A palatable pension plan

Flex benefits are popular, but flex pensions have been a bust — here’s a DB/DC combo that might make them more desirable all around
By Peter Gorham
|Canadian HR Reporter|Last Updated: 07/31/2007

The flexible pension plan has proven to be a big bust. It’s expensive to operate and extremely difficult for members to understand. The consequence is very low enrolment in the flex portion, exacerbating the expense element. Flexible benefits, on the other hand, have thrived because employees generally understand the choices offered and like the ability to select coverage that meets their needs.

But there is a flexible pension plan that offers compelling benefits, is easy for plan members to understand and offers flexibility consistent with members’ life needs.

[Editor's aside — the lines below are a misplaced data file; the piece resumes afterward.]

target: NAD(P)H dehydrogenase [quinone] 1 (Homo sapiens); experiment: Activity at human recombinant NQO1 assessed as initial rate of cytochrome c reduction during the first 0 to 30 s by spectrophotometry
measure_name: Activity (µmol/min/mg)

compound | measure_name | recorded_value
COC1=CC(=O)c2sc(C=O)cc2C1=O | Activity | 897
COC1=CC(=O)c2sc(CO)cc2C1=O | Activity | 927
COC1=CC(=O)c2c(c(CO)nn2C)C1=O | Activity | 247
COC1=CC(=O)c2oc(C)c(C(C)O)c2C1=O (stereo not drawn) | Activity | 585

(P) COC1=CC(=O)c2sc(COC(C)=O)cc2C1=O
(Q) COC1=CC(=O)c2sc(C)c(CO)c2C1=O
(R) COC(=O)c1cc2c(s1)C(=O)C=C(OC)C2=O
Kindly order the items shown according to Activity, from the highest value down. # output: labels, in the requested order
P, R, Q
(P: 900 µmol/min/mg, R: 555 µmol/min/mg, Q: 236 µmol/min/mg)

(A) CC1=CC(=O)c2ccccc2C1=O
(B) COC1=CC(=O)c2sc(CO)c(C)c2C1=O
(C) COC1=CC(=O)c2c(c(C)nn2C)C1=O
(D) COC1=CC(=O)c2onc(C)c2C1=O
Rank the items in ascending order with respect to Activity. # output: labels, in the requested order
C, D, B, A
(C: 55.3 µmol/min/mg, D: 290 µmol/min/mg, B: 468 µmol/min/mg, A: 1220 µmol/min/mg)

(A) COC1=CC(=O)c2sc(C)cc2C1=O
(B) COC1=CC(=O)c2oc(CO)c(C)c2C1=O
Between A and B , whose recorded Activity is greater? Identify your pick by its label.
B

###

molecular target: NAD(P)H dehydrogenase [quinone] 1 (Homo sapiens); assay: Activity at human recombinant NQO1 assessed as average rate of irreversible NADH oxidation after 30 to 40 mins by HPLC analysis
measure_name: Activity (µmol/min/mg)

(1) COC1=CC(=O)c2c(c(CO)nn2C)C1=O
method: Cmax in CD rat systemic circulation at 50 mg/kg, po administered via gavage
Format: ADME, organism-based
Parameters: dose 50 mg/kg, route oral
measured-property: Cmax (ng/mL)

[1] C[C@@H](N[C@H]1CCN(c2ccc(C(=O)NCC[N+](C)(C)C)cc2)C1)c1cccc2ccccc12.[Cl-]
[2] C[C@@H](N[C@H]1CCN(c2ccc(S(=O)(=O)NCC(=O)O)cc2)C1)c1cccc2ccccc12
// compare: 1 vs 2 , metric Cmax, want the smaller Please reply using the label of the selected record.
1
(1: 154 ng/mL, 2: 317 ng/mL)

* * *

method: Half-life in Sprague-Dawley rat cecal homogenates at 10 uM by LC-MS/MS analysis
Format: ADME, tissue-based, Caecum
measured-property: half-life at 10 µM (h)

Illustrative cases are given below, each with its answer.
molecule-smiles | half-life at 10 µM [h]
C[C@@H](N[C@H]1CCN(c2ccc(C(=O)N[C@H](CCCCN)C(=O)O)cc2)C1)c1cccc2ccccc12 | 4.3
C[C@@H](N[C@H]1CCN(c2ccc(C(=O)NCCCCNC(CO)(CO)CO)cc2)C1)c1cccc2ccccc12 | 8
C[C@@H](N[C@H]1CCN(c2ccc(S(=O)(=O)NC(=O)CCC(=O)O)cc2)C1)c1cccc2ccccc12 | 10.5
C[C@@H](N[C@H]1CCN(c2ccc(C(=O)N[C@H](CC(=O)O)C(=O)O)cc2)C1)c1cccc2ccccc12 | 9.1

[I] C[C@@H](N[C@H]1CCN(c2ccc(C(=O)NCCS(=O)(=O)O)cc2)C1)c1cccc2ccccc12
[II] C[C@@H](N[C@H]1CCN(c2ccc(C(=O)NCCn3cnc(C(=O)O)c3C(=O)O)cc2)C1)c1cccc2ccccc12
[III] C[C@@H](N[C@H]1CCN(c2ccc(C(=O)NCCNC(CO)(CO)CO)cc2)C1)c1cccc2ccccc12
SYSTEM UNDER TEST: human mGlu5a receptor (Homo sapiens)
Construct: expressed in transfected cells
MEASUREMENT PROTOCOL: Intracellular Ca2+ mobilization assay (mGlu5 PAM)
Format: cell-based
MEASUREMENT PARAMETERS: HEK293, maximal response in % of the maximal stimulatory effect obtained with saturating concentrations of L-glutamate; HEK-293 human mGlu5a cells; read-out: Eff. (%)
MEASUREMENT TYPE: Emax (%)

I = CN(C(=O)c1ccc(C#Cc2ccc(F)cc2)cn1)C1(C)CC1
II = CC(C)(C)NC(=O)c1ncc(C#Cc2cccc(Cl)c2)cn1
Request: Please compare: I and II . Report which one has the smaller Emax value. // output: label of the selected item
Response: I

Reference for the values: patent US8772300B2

It starts with a basic defined benefit (DB) component. It’s designed to provide a pension in retirement that will support a basic lifestyle. For example, a benefit equal to one per cent of final average earnings for each year of service, with a spousal pension. Since it is a basic level benefit, providing some portion of inflation protection should be considered. This uses up a little less than half of the retirement savings room available under the Income Tax Act.